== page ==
Friday, 10 January 2014

The influence of microbiome on autoimmunity

 We live with millions of microorganisms, and this coexistence comes as a mixed blessing. Evolution drove bacteria to not only to survive in humans, but also to protect us by supporting various physiological, metabolic, and immune processes. On the other hand, research implicates bacteria in conditions detrimental to health, like allergies, obesity, multiple sclerosis, and recently rheumatoid arthritis.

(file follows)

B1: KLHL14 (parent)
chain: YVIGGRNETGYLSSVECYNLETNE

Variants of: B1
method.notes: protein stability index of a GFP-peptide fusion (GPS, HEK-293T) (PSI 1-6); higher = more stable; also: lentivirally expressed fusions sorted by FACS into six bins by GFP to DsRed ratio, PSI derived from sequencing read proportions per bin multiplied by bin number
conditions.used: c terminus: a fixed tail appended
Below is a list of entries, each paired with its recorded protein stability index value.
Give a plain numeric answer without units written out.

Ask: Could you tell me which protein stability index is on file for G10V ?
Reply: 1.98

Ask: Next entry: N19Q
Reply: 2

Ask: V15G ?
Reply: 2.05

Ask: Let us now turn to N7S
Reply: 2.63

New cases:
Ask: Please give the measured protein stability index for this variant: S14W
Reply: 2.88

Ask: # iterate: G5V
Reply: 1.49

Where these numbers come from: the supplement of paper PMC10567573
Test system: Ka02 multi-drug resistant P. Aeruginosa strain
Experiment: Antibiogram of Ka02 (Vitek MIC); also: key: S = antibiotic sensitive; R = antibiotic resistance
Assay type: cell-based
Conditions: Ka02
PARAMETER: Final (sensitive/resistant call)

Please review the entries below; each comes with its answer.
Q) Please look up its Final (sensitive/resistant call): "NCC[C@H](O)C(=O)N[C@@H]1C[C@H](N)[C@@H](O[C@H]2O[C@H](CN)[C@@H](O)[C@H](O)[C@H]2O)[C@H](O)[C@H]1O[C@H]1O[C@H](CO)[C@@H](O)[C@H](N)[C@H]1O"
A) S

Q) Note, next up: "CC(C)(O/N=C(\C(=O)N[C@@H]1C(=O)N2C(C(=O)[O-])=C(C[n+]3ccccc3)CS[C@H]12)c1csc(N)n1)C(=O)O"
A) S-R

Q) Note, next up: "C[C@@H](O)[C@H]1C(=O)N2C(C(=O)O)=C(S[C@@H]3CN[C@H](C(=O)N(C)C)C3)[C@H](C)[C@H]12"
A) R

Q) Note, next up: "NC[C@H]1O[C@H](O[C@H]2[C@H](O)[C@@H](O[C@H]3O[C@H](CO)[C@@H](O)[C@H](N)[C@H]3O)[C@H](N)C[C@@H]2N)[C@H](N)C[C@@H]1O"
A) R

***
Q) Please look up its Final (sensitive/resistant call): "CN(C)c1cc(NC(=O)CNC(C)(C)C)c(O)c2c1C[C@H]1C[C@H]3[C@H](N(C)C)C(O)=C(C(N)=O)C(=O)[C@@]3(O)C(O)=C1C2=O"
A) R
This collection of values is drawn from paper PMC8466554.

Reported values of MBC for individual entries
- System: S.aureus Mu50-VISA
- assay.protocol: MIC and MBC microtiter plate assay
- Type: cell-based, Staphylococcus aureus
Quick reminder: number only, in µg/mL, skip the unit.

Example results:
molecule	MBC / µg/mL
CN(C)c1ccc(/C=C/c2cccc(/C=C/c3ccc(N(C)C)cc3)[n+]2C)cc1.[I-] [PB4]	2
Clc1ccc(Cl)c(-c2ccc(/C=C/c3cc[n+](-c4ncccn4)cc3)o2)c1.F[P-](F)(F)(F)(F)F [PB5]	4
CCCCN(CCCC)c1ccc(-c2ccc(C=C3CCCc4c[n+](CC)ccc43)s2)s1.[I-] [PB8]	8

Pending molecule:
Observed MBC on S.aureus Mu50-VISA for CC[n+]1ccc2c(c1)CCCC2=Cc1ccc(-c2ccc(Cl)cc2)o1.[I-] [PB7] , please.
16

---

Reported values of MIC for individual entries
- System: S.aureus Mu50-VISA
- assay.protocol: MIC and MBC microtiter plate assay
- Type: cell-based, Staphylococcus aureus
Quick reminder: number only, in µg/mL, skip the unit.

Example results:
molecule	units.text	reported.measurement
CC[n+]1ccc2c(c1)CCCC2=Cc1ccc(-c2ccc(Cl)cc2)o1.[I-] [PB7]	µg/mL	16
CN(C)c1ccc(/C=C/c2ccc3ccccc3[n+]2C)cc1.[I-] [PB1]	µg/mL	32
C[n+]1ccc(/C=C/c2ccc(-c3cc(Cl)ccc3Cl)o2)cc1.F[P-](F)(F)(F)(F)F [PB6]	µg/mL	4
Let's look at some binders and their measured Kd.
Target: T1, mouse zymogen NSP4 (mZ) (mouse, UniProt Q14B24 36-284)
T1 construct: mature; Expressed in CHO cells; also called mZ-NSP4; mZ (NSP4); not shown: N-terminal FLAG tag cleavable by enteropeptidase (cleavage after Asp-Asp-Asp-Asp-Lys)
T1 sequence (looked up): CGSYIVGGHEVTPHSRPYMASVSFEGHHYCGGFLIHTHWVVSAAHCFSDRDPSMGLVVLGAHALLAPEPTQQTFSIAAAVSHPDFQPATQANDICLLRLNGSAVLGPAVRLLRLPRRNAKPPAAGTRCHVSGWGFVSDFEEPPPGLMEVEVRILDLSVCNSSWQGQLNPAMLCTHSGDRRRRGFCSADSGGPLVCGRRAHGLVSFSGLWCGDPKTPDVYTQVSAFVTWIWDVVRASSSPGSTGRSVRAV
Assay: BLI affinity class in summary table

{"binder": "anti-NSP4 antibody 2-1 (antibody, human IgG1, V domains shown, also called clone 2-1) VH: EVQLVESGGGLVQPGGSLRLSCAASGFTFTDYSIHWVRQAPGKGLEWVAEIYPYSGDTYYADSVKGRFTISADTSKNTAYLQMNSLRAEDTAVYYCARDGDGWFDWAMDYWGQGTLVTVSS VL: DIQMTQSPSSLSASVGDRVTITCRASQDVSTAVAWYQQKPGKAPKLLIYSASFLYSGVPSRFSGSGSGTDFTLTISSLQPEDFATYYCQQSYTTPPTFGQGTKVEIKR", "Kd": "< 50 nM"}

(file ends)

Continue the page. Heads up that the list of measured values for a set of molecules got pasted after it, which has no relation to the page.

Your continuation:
Gut bacteria may cause rheumatoid arthritis by attacking the immune system. Using an animal model, scientists found that a bacterium, Prevotella copri, trains the immune system to produce Th17 cells, which in turn release molecules that cause inflammation and bone damage in arthritis. Significantly, Prevotella copri was present in 75% of patients' intestines, as determined by fecal sample testing.

For further details, see Science World

Posted by Tim Sandle

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